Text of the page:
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Madden–Julian oscillation changes under anthropogenic warming

Nature Climate Changevolume 9pages2633 (2019) | Download Citation

Abstract

The Madden–Julian oscillation (MJO) produces a region of enhanced precipitation that travels eastwards along the Equator in a 40–50 day cycle, perturbing tropical and high-latitude winds, and thereby modulating extreme weather events such as flooding, hurricanes and heat waves. Here, we synthesize current understanding on projected changes in the MJO under anthropogenic warming, demonstrating that MJO-related precipitation variations are likely to increase in intensity, whereas wind variations are likely to increase at a slower rate or even decrease. Nevertheless, future work should address uncertainties in the amplitude of precipitation and wind changes and the impacts of projected SST patterns, with the aim of improving predictions of the MJO and its associated extreme weather.

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Acknowledgements

We thank H. Liu and the Lamont-Doherty Earth Observatory for providing the CMIP5 data, and the World Climate Research Programme’s Working Group on Coupled Modelling, which is responsible for CMIP. E.D.M. and H.X.B. were supported by the National Science Foundation under grant no. AGS-1441916, and the NOAA MAPP program under grant nos NA15OAR4310098 and NA15OAR4310099.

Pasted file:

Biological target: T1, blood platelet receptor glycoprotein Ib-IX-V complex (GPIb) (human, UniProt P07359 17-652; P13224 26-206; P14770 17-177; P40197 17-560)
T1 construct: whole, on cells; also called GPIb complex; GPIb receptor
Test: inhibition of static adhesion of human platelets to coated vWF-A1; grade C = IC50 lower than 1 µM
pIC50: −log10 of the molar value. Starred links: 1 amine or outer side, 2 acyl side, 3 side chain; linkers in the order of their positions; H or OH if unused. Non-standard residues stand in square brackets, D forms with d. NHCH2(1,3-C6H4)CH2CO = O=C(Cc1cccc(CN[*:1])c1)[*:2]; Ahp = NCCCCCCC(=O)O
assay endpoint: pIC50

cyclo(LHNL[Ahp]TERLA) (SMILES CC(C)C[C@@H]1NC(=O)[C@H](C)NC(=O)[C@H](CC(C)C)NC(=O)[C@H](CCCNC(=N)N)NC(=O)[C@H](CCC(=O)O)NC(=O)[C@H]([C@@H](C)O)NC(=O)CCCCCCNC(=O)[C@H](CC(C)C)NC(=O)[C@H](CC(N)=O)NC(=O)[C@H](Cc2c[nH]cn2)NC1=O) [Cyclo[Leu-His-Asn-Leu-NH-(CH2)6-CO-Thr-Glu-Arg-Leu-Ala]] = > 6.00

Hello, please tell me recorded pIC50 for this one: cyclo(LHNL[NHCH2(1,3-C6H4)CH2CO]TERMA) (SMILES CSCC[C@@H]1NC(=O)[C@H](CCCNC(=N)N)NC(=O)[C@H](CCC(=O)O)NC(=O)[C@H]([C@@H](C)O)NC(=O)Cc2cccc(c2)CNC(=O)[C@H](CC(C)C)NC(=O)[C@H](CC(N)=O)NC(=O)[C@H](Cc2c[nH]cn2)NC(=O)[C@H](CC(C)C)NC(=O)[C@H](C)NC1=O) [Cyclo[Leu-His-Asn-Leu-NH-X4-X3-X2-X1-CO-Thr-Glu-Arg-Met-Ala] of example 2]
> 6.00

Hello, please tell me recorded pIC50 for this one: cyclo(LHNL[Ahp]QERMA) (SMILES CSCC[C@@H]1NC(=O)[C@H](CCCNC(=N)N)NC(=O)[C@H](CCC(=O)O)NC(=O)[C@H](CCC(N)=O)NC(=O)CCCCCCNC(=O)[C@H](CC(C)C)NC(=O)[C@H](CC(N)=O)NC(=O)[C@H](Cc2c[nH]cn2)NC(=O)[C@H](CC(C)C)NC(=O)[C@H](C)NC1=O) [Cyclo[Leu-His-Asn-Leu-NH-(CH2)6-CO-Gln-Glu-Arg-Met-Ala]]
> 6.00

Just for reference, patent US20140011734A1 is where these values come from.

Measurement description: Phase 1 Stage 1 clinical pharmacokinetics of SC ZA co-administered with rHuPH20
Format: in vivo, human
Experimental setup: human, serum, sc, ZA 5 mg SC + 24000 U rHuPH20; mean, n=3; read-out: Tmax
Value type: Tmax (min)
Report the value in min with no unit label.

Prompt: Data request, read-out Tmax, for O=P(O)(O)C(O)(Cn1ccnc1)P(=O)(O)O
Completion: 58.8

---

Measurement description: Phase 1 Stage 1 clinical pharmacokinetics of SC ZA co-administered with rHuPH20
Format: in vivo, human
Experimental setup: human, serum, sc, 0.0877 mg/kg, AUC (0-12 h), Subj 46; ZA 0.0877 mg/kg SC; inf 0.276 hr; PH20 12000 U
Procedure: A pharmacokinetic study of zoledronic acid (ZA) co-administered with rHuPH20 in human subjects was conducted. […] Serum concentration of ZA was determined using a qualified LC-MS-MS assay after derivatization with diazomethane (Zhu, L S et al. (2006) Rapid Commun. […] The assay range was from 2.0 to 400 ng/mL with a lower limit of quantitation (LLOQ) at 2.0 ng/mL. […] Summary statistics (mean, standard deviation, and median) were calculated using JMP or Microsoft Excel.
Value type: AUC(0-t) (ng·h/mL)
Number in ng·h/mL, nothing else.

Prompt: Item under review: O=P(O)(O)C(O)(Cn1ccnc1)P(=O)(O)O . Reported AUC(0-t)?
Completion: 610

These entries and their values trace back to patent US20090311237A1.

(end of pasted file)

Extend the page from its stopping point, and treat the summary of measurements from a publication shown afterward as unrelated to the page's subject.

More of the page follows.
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Affiliations

  1. Department of Atmospheric Science, Colorado State University, Fort Collins, CO, USA

    • Eric D. Maloney
    •  & Hien X. Bui
  2. Department of Climate and Space Science and Engineering, University of Michigan, Ann Arbor, MI, USA

    • Ángel F. Adames

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Contributions

H.X.B. generated Figs. 1–4, and contributed to the writing and editing of the manuscript. A.F.A. contributed to the writing and editing of the manuscript, and generated Fig. 5. E.D.M. led the organization and drafting of the manuscript.

Competing interests

The authors declare no competing interests.

Corresponding author

Correspondence to Eric D. Maloney.

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https://doi.org/10.1038/s41558-018-0331-6